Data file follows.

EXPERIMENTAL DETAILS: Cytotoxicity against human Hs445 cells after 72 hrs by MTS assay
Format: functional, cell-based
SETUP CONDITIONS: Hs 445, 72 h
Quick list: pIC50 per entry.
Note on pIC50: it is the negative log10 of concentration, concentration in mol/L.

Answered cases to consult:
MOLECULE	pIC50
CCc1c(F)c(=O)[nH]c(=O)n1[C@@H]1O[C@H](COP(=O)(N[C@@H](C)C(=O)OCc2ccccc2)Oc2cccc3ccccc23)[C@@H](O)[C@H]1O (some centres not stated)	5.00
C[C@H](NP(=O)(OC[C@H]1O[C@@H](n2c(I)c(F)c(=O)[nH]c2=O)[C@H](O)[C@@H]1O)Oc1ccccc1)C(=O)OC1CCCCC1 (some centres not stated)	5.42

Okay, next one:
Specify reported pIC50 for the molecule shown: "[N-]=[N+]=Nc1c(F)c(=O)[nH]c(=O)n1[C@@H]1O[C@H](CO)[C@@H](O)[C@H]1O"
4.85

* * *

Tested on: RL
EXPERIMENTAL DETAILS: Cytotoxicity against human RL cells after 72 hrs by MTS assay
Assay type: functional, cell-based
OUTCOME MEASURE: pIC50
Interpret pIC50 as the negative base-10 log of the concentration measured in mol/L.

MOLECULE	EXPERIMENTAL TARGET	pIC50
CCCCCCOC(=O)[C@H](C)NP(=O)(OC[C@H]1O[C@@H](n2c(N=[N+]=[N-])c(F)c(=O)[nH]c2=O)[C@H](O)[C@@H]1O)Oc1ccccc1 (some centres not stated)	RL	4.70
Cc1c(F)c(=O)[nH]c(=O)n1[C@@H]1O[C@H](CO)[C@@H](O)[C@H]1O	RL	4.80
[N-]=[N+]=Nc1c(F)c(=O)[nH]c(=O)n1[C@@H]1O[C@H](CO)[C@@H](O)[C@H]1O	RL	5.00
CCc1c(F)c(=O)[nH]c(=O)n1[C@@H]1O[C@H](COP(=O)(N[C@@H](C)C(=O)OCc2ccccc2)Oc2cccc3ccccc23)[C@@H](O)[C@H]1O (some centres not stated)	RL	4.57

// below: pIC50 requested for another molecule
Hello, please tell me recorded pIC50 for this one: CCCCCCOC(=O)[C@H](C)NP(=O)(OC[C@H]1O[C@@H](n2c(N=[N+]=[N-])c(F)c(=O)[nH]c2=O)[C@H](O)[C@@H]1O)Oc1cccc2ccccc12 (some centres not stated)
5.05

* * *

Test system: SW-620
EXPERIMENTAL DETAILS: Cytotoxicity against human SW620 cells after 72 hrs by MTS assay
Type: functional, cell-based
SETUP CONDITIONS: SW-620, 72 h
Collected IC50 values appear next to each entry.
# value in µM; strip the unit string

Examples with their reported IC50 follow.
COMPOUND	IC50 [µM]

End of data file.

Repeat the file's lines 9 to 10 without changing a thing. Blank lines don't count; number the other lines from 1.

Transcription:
C[C@H](NP(=O)(OC[C@H]1O[C@@H](n2c(I)c(F)c(=O)[nH]c2=O)[C@H](O)[C@@H]1O)Oc1ccccc1)C(=O)OC1CCCCC1 (some centres not stated)	5.42

Okay, next one: